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Chapter 11

Carbohydrates

Carbohydrates are the most abundant biomolecules on earth. Each year, photosynthesis by plants and algae converts more than 100 billion metric tons of CO2 and H2O into cellulose and other plant products. Certain carbohydrates (sugar and starch) are a staple of the human diet in most parts of the world, and the oxidation of carbohydrates is the central energy-yielding pathway in most nonphotosynthetic cells. Insoluble carbohydrate polymers serve as structural and protective elements in the cell walls of bacteria and plants and in the connective tissues and cell coats of animals. Other carbohydrate polymers lubricate skeletal joints and provide adhesion between cells. Complex carbohydrate polymers, covalently attached to proteins or lipids, act as signals that determine the intracellular location or the metabolic fate of these glycoconjugates. This chapter introduces the major classes of carbohydrates and glycoconjugates, and provides a few examples of their many structural and functional roles.

Carbohydrates are polyhydroxy aldehydes or ketones, or substances that yield such compounds on hydrolysis. Most substances of this class have empirical formulas suggesting that they are carbon "hydrates," in which the ratio of C : H : O is 1: 2 : 1. For example, the empirical formula of glucose is C6H12O6, which can also be written (CH2O)6 or C6(H2O)6. Althoughmany common carbohydrates conform to the empirical formula (CH2O)n, others do not; some carbohydrates also contain nitrogen, phosphorus, or sulfur.

There are three major size classes of carbohydrates: monosaccharides, oligosaccharides, and polysaccharides (the word "saccharide" is derived from the Greek sakkharon, meaning "sugar"). Monosaccharides, or simple sugars, consist of a single polyhydroxy aldehyde or ketone unit. The most abundant monosaccharide in nature is the sixcarbon sugar D-glucose.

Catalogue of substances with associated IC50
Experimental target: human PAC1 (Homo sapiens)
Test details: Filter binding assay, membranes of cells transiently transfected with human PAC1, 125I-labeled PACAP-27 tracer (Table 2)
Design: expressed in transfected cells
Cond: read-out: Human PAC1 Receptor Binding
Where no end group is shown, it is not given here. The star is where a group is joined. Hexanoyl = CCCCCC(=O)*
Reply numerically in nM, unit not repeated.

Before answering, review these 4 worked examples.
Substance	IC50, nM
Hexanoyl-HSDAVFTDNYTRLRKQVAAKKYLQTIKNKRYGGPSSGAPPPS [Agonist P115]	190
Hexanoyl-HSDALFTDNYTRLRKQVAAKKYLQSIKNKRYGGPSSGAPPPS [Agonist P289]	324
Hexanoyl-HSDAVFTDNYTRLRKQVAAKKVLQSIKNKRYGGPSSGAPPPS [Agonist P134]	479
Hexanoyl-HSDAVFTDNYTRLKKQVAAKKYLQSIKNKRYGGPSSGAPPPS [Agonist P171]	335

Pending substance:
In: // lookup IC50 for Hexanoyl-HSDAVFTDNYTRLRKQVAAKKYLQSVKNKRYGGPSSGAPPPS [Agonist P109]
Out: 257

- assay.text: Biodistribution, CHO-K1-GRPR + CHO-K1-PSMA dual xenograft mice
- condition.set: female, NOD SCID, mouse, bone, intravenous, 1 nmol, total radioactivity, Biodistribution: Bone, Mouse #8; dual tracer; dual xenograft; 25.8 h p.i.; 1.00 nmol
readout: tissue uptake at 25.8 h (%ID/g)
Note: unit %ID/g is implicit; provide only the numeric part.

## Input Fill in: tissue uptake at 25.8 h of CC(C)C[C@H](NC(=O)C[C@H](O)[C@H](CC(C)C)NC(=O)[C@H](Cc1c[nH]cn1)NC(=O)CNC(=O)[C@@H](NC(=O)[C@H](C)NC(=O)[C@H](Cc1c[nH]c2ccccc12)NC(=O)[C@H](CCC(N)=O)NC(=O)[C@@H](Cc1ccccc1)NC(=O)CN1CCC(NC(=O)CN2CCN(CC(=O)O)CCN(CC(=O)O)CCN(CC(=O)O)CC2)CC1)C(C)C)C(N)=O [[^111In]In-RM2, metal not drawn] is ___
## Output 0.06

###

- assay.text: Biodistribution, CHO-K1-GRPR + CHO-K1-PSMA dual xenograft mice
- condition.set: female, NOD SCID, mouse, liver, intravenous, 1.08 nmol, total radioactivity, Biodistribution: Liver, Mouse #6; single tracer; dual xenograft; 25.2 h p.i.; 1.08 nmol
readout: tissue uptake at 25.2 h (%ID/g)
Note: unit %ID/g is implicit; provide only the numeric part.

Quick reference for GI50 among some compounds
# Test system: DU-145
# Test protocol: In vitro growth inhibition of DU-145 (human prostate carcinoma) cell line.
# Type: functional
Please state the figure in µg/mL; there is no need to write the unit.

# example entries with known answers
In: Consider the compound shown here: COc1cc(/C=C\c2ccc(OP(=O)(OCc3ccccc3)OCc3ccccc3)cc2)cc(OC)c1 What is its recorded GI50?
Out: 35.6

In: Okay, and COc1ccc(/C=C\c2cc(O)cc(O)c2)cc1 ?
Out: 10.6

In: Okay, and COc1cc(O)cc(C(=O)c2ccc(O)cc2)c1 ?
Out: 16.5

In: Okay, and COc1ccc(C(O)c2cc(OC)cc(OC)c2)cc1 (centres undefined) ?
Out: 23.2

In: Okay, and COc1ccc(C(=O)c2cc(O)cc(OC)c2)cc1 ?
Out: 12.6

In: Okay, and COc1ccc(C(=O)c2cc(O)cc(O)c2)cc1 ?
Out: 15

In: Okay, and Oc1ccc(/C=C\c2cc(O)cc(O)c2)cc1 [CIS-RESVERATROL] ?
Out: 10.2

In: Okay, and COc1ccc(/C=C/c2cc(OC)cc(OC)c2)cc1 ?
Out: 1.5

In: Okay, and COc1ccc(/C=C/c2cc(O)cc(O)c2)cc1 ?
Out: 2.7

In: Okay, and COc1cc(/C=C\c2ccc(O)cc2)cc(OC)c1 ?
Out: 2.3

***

Oligosaccharides consist of short chains of monosaccharide units joined together by characteristic glycosidic linkages. The most abundant are the disaccharides, with two monosaccharide units. Typical is sucrose, or cane sugar, which consists of the six-carbon sugars D-glucose and D-fructose joined covalently. All common monosaccharides and disaccharides have names ending with the suffix "-ose." Most oligosaccharides having three or more units do not occur as free entities but are joined to nonsugar molecules (lipids or proteins) in hybrid structures (glycoconjugates).

Polysaccharides consist of long chains having hundreds or thousands of monosaccharide units. Some polysaccharides, such as cellulose, occur in linear chains, whereas others, such as glycogen, have branched chains. The most abundant polysaccharides, starch and cellulose made by plants, consist of recurring units of D-glucose, but they differ in the type of glycosidic linkage.

Monosaccharides and Disaccharides

The simplest of the carbohydrates are the monosaccharides, the subunits from which disaccharides, oligosaccharides, and polysaccharides are constructed. Monosaccharides are either aldehydes or ketones, with one or more hydroxyl groups; the six-carbon monosaccharides glucose and fructose have five hydroxyl groups. The carbon atoms to which hydroxyl groups are attached are often chiral centers, and stereoisomerism is common among monosaccharides.